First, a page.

Unhook yourself from addictive iOS apps

Space helps you get a moment of peace when you need it. We're not here to make you feel bad because it's not your fault: apps are designed to hook you.

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Bravo! I am all for anything that increases general awareness of the psychologically addictive nature of apps, social media, and games. There's nothing wrong with these apps; it's just important to be mindful when using them.
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@bleistern Thanks Matthew! That's our feeling too. Your bartender will cut you off if you've had too much. Your girlfriend will have a headache. But Facebook will never tell you 'Not now', and that's problematic. Our brains - and particularly the parts of them that control habits and addictions - didn't evolve to cope with this kind of instant, non-stop gratification. Facebook *is* a tool: it serves a great purpose and we need it in our lives. But we need it in moderation!
Apparently the way this works is that it is intended to replace your native app icon(s) with launcher icons that, when tapped, give you a moment to breathe before actually launching the app. Clever. I think an illustration of that here would be helpful. Wasn't clear how it worked until after I installed the shortcut. Anyway, wondering: why not a native app instead of a web app?
@bleistern My best guess is because of 2.5.8 in the iOS App Store Review Guidelines: "Apps that create alternate desktop/home screen environments or simulate multi-app widget experiences will be rejected." The web app is a clever workaround! It lets you have as many icons on your home screen as you want, one to replace each app.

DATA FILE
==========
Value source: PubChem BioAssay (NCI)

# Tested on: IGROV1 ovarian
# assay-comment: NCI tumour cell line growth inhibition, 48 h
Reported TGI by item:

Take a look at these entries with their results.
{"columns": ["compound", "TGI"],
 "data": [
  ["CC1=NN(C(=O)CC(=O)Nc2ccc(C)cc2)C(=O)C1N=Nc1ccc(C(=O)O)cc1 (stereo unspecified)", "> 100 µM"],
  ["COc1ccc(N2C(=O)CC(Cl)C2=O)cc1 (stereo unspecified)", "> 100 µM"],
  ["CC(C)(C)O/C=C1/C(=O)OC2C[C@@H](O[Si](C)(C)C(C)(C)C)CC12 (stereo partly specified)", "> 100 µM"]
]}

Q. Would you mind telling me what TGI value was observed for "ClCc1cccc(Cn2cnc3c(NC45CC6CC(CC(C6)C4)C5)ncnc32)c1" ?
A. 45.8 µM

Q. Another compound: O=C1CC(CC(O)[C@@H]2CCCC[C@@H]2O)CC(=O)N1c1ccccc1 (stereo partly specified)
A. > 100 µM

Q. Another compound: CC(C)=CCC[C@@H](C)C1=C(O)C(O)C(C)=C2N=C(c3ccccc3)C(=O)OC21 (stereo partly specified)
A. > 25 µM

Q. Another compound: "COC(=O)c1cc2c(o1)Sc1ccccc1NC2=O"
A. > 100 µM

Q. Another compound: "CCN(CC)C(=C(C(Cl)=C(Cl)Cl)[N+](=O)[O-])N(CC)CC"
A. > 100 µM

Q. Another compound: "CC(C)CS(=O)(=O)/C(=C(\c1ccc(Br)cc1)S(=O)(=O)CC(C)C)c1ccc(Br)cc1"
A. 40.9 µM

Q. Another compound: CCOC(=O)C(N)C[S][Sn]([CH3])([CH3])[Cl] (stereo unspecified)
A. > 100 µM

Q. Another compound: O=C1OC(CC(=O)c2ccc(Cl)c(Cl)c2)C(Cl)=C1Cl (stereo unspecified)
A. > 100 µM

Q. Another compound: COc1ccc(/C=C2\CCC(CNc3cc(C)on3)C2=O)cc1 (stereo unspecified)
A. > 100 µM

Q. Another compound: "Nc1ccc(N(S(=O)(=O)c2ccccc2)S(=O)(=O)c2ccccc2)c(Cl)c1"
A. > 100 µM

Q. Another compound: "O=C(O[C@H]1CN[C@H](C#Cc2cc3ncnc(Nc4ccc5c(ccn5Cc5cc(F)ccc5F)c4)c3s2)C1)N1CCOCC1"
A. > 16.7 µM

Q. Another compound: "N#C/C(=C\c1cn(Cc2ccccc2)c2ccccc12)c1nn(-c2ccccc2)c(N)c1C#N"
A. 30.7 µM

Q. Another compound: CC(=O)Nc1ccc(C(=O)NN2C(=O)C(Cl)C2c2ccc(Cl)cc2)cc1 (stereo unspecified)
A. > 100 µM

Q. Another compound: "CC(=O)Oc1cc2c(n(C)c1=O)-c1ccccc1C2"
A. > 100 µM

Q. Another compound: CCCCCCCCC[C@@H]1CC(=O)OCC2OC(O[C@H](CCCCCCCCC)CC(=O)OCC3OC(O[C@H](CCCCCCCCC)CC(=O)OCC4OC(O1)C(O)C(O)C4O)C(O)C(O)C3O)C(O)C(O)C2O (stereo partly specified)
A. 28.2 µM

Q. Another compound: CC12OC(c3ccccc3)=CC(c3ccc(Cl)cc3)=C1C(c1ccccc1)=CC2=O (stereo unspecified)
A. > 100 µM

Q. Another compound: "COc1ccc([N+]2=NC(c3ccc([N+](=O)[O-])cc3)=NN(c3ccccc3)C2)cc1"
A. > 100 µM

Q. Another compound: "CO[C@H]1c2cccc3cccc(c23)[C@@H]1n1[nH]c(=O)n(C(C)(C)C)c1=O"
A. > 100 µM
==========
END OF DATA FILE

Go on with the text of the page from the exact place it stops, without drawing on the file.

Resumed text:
@willdages @bleistern Ya we've been going back and forth with Apple all month trying to find a design they'd be happy with. But about 48 hours ago we decided to rewrite it as a web app and just get it out there. At the moment, it's not 2.5.8 that they're sticking on; it's "3.2.2(i) Creating an interface for displaying third party apps, extensions, or plug-ins similar to the App Store or as a general-interest collection." The rep from Apple World Wide Developer Relations was not optimistic about our core functionality ever being approved, but we're going to keep working through the appeals process.
@bleistern Thanks for the feedback Matt. We agree that it's an interaction that most users are not going to be familiar with. We tried to strike a balance between showing/telling the user how Space works, without drowning them in expository. Sounds like we need to do more to make it clear.
@tdaltonc @willdages @bleistern Great hustle to quickly turn this into a web app to test things out first! Apple is notorious with its App Store guidelines...have my fair share of "fights" with them.
@michael_cho agree. Commendable hustle guys!
Hi PH. The "Get It" link will take you to the iOS web app. You can learn more about space at Space for Android and Space for Chrome are on their way! Be the first to hear when they're ready: If you're having any trouble the website. Try opening it in Safari, not the product hunt in-app browser.
I'm very curious what @tristanharris would think of this, given his profile in The Atlantic taking on the very forces that Space attempts to fight...
Thanks @chrismessina! @tristanharris : my team and I loved the video you made with Time Well Spent. What really gets to us is the power inequality. Apps have 💰💰 to spend on behavioral analytics and machine learning - budgets for innovation on new ways to keep us hooked. But the average person is unaware, underfunded, and underpowered to fight back. If not the control, at least the insanely leveraged asymmetry of power is dystopic.
You're solving with Space the problem you're creating with Dopamine? Brilliant! :)
@nowimkrishan You caught us! 🚔 We think that habit creation requires a more built out experience then habit blocking/breaking. So we make the habit creation tools available to developers and the habit breaking tools available end user. We think that the net effect is that there are more behavior change tools for the end user to be the person they want to be!
@tdaltonc haha, makes sense. It's very clever. Reminds me of Alex Tew's advice.